The strength of this part of the story means that we don’t need to have a full glimpse of the titular creatures until the end of Part 3. We get the sighting of the dinosaur at end of Part One, when the Doctor goes into the caves on his own, and various glimpses and point of view shots from the wounded Silurian, especially effective at the end of part two, where they sneak up behind Liz. When the story allows us that first full glimpse of the Silurian, the story continues to escalate towards its climax: Lawrence calls in the government in the shape of the Permanent Under Secretary, Masters, and disagreements between those who favour attacking the Silurians head on and those who want to attempt to ensure peace, namely the Doctor and Liz. The Silurians show themselves to be quite a threat to the human race, especially with the virus that they unleash towards the end of the story, and the scenes shown in London of the victims almost look like something out of a horror story.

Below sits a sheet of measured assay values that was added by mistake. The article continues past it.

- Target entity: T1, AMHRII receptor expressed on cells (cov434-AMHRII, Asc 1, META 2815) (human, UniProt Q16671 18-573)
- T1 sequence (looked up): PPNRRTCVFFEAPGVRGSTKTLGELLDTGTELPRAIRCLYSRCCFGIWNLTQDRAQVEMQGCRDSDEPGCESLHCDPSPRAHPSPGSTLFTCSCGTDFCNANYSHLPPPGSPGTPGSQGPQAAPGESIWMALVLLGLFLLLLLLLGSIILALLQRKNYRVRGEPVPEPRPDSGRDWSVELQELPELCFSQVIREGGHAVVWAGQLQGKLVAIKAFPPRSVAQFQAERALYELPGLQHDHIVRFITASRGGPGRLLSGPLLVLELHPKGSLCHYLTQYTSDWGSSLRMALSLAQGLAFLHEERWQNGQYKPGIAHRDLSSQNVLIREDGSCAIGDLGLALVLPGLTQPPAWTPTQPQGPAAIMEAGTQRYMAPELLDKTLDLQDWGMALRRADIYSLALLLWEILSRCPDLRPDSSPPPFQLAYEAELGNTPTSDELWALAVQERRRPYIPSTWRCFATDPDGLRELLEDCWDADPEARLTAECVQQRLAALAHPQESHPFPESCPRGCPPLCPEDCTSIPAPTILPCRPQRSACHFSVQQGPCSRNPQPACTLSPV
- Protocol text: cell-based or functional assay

What has been created here by Hulke and the production team is a multi-layered and morally ambiguous story. I find it easy to see where both the Doctor and the Brigadier are coming from: rather than fighting with this re-animated previous occupier of Earth, we should look to seek peace and share the Earth with them, as both races have an equal claim. However, the Brigadier’s viewpoint is understandable – the Silurians possess dangerous technology and there is no guarantee that peace between the two races would succeed. We see the Silurian Elder who the Doctor discusses peace with killed by the younger Silurians. To Hulke’s credit, the Brigadier remains a sympathetic character, who is seen to be under multiple pressures, from both Dr Lawrence and from Masters, which leads him to eventually ordering the destruction of the Silurian base at the end of the story.